“Spinal adjustments and a happy nervous system grant you pain-free movement,” said Dr. Bonilla. “Adjustments lead to improved range of motion, faster healing time, and reduced irritation of the nerves between the spinal vertebrae.”
Dr. Bonilla, who is a triathlete herself, noted that she wants to see athletes “before there is pain” so that she can help them stay aligned and prevent injury.
But, if you’re a triathlete who is experiencing frequent headaches, neck pain, hip pain, ankle pain, or other pain in that critical kinetic chain, a visit to the chiropractor can help not only realign the spine but regain a healthy range of motion in the irritated area.
Orthopedic surgeons help athletes attain pain-free movement through both nonoperative and surgical options.
Becoming an orthopedic surgeon requires a four-year undergraduate degree as well as completing medical school and residency (many orthopedic surgeons complete fellowships, as well).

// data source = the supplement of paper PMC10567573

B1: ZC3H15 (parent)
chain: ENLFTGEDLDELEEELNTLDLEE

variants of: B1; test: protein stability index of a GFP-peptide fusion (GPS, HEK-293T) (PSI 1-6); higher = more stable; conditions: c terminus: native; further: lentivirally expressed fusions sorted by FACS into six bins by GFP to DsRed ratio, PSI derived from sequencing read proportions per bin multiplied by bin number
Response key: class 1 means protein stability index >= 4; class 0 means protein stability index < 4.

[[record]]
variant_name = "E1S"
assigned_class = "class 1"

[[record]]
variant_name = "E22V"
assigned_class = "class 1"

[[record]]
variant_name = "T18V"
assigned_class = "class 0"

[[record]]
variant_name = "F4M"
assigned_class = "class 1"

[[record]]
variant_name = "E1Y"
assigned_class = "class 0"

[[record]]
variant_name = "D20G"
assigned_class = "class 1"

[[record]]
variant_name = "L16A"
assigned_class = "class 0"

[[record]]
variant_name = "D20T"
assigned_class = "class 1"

Rachel Frank M.D. is an orthopedic surgeon who is currently an associate professor at the University of Colorado School of Medicine and the director of the Joint Preservation Program. She’s also an avid long-course triathlete.
Dr. Frank notes that her first line of defense for a patient are nonoperative options like physical therapy. If nonoperative methods aren’t providing the relief an athlete needs, Dr. Frank steps in to “definitively” treat musculoskeletal injuries through surgery.
However, Dr. Frank noted that one of the best parts about medicine is that it is multidisciplinary.
“In a field like sports medicine, having different experts available to deliver care is an incredible benefit to our patients,” commented Dr. Frank. “Both surgeons and nonoperative sports medicine specialists can serve as an athlete’s team of physicians and have vital roles. Often, we work together to provide the best care possible for our patients.”
A triathlete might consider heading to an orthopaedic surgeon for a consultation due to: ligament, tendon, or cartilage tears, fractures, previous injuries that still cause pain, or a second opinion when nonoperative methods have not provided the needed level of rehabilitation.
“My advice is to never be afraid to seek the opinion of an orthopedic surgeon,” said Dr. Frank. “Our goal is to keep you active, fit, and happy. Our goal is also to always try to avoid surgery if we can, so long as it’s safe to do so.”